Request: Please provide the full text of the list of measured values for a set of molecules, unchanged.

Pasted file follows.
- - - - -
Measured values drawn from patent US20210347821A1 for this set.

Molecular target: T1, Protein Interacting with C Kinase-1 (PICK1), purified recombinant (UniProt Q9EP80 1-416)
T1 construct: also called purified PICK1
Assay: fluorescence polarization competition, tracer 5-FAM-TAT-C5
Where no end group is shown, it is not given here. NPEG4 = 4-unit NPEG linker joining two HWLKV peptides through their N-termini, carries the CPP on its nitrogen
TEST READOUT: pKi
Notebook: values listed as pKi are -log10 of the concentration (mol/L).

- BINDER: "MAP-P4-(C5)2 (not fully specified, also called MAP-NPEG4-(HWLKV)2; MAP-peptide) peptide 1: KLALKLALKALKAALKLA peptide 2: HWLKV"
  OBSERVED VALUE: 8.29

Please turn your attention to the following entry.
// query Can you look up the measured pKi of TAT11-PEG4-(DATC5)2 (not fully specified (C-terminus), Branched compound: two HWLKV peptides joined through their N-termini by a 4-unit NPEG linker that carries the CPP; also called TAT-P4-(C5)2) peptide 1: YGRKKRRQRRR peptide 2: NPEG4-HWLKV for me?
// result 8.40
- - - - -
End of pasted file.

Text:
Measured values drawn from patent US20210347821A1 for this set.

Molecular target: T1, Protein Interacting with C Kinase-1 (PICK1), purified recombinant (UniProt Q9EP80 1-416)
T1 construct: also called purified PICK1
Assay: fluorescence polarization competition, tracer 5-FAM-TAT-C5
Where no end group is shown, it is not given here. NPEG4 = 4-unit NPEG linker joining two HWLKV peptides through their N-termini, carries the CPP on its nitrogen
TEST READOUT: pKi
Notebook: values listed as pKi are -log10 of the concentration (mol/L).

- BINDER: "MAP-P4-(C5)2 (not fully specified, also called MAP-NPEG4-(HWLKV)2; MAP-peptide) peptide 1: KLALKLALKALKAALKLA peptide 2: HWLKV"
  OBSERVED VALUE: 8.29

Please turn your attention to the following entry.
// query Can you look up the measured pKi of TAT11-PEG4-(DATC5)2 (not fully specified (C-terminus), Branched compound: two HWLKV peptides joined through their N-termini by a 4-unit NPEG linker that carries the CPP; also called TAT-P4-(C5)2) peptide 1: YGRKKRRQRRR peptide 2: NPEG4-HWLKV for me?
// result 8.40